By Soulskill from Slashdot's branding-is-the-devil department
of tech sites
are breathlessly reporting that Windows 10 will be the last version of Windows. These claims are based on a brief comment from developer evangelist Jerry Nixon while speaking a Microsoft Ignite session on "Tiles, Notifications, and Action Center
." However, as Paul Thurrott points out, you probably shouldn't take this news too seriously
. Windows development has been changing for the past several years. At the very least, we've known since we learned Windows 8 would be developed for multiple form factors. We've known it specifically about Windows 10 since it was announced — Microsoft has talked about transitioning away from giant, monolithic updates. Thurrott says,The reason anyone is talking like this is that Microsoft is pushing a "Windows as a service" vision, which doesn't mean "subscription service" but rather that it plans to upgrade Windows 10 going forward with both functional and security updates, plus of course bug fixes. You know, just like it's done with every single version of Windows. Ever. ... In other words, nothing to see here. Beyond the usual: things change. If it makes sense to keep updating Windows 10 and not change the brand or version number, Microsoft will do that. If it makes sense to release something called Windows 10 R2, Windows 11, or Windows Yoghurt — seriously, who cares? — then they'll do that.Read Replies (0)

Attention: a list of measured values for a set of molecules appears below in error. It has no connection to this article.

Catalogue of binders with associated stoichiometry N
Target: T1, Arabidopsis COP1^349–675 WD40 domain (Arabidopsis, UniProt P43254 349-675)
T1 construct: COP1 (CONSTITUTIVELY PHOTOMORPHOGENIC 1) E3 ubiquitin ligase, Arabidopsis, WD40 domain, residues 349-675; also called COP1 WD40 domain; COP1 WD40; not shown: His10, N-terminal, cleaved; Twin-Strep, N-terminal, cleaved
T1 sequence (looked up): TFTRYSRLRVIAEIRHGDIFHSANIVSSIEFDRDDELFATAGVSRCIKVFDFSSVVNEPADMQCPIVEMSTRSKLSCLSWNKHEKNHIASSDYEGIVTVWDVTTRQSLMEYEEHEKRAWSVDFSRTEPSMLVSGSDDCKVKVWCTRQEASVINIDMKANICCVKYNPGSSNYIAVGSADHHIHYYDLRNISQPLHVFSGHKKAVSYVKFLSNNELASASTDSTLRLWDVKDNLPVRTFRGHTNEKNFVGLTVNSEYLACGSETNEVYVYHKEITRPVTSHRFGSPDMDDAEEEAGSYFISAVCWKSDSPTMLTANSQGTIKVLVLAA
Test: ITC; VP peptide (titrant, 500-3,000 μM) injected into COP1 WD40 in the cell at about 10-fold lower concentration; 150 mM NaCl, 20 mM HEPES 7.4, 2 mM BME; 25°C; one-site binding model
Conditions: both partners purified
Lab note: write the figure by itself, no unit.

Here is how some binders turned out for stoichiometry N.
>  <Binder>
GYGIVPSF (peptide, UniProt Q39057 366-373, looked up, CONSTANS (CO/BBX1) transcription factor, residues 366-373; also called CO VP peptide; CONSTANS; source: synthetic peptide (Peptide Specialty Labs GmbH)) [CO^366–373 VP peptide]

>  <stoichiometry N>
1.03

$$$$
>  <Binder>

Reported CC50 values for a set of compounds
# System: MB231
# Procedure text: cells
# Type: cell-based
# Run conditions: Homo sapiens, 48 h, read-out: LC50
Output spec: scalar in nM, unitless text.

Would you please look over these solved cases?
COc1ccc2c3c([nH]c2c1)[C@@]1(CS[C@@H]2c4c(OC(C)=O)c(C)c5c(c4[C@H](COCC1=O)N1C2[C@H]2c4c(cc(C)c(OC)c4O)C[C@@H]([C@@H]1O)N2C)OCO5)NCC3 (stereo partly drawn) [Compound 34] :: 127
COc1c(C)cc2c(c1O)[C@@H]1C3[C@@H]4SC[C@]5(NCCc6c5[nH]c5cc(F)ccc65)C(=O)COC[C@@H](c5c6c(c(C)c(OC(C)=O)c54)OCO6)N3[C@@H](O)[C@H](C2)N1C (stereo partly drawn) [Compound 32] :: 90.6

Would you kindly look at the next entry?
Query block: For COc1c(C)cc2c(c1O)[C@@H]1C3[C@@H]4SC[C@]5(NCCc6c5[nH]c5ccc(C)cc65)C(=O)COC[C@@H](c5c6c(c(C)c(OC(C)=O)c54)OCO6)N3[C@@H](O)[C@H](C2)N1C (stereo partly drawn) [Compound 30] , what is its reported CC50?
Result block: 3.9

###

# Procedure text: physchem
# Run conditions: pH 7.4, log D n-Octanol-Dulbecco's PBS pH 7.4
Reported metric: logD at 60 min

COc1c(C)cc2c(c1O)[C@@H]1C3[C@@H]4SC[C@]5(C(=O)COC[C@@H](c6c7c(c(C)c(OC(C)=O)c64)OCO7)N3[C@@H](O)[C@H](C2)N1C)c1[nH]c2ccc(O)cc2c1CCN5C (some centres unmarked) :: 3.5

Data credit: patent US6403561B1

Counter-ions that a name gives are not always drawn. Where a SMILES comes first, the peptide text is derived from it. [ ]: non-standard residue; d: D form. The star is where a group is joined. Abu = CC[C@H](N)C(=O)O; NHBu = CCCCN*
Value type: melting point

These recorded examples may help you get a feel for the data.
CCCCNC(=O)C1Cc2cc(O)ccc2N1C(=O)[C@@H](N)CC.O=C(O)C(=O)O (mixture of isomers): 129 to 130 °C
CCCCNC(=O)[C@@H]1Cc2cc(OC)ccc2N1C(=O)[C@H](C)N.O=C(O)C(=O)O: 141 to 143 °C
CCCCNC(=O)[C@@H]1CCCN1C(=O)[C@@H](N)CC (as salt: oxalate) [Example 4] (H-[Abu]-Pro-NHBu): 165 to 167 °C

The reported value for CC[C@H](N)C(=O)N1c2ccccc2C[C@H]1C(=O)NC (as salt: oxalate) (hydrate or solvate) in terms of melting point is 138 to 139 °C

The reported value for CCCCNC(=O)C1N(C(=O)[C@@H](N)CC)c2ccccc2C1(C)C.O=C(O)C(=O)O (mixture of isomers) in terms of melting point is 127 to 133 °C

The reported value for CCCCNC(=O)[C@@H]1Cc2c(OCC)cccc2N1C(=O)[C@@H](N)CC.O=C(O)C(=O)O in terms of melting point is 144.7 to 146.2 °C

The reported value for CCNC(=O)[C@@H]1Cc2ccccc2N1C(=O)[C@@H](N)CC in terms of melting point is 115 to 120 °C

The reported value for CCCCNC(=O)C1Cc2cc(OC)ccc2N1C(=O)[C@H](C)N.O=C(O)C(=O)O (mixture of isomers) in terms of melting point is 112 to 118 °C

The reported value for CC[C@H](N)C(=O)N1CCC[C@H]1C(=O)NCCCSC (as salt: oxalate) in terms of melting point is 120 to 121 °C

By Soulskill from Slashdot's no-mister-bond,-i-expect-you-to-frown-and-examine-your-fender-for-dents department
An anonymous reader writes: The Associated Press reports that 48 self-driving cars have been navigating the roads of California since the state began issuing permits last year. Of those, only four have been in accidents, and none of the accidents were the fault of the autonomous driving technology. Seven different companies have tested autonomous cars on California's roads, but Google, which is responsible for almost half of them, was involved in three of the four accidents — the other one happened to a car from Delphi Automotive. All four of the accidents happened at speeds of under 10 mph, and human drivers were in control during two of them. The Delphi accident happened when another car broadsided it while its human driver was waiting to make a left turn.
The AP pieced together its report from the DMV and people who saw the accident reports. But critics note that there aren't direct channels to find this information. Since one of the chief selling points of autonomous cars is their relative safety over cars piloted by humans, the lack of official transparency is troubling. "Google, which has 23 Lexus SUVs, would not discuss its three accidents in detail." Instead, the company affirmed its cars' accidents were "a handful of minor fender-benders, light damage, no injuries, so far caused by human error and inattention."Read Replies (0)